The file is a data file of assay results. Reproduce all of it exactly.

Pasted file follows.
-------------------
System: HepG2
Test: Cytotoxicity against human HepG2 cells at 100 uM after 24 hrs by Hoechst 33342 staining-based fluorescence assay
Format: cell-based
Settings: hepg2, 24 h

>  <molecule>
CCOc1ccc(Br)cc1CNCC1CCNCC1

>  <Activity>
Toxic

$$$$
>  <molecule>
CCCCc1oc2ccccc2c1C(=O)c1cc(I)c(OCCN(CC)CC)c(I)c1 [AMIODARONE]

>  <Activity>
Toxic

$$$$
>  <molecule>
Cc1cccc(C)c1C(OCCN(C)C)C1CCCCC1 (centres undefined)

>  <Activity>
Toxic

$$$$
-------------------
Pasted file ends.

System: HepG2
Test: Cytotoxicity against human HepG2 cells at 100 uM after 24 hrs by Hoechst 33342 staining-based fluorescence assay
Format: cell-based
Settings: hepg2, 24 h

>  <molecule>
CCOc1ccc(Br)cc1CNCC1CCNCC1

>  <Activity>
Toxic

$$$$
>  <molecule>
CCCCc1oc2ccccc2c1C(=O)c1cc(I)c(OCCN(CC)CC)c(I)c1 [AMIODARONE]

>  <Activity>
Toxic

$$$$
>  <molecule>
Cc1cccc(C)c1C(OCCN(C)C)C1CCCCC1 (centres undefined)

>  <Activity>
Toxic

$$$$